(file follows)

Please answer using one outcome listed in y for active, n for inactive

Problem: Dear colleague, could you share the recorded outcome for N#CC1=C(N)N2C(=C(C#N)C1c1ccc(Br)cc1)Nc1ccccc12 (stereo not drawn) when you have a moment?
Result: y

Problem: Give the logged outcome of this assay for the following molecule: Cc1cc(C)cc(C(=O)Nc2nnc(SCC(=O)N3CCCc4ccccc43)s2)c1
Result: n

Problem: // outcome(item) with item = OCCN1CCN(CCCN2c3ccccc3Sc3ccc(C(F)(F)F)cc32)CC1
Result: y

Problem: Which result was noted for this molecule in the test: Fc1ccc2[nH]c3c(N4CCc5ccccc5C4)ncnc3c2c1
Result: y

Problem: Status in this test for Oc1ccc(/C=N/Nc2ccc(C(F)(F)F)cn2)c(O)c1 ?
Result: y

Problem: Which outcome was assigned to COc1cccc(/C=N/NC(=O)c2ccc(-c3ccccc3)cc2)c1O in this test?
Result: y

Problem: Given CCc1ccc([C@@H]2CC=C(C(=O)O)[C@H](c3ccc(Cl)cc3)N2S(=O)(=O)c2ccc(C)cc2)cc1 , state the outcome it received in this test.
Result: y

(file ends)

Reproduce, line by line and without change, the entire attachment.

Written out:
Please answer using one outcome listed in y for active, n for inactive

Problem: Dear colleague, could you share the recorded outcome for N#CC1=C(N)N2C(=C(C#N)C1c1ccc(Br)cc1)Nc1ccccc12 (stereo not drawn) when you have a moment?
Result: y

Problem: Give the logged outcome of this assay for the following molecule: Cc1cc(C)cc(C(=O)Nc2nnc(SCC(=O)N3CCCc4ccccc43)s2)c1
Result: n

Problem: // outcome(item) with item = OCCN1CCN(CCCN2c3ccccc3Sc3ccc(C(F)(F)F)cc32)CC1
Result: y

Problem: Which result was noted for this molecule in the test: Fc1ccc2[nH]c3c(N4CCc5ccccc5C4)ncnc3c2c1
Result: y

Problem: Status in this test for Oc1ccc(/C=N/Nc2ccc(C(F)(F)F)cn2)c(O)c1 ?
Result: y

Problem: Which outcome was assigned to COc1cccc(/C=N/NC(=O)c2ccc(-c3ccccc3)cc2)c1O in this test?
Result: y

Problem: Given CCc1ccc([C@@H]2CC=C(C(=O)O)[C@H](c3ccc(Cl)cc3)N2S(=O)(=O)c2ccc(C)cc2)cc1 , state the outcome it received in this test.
Result: y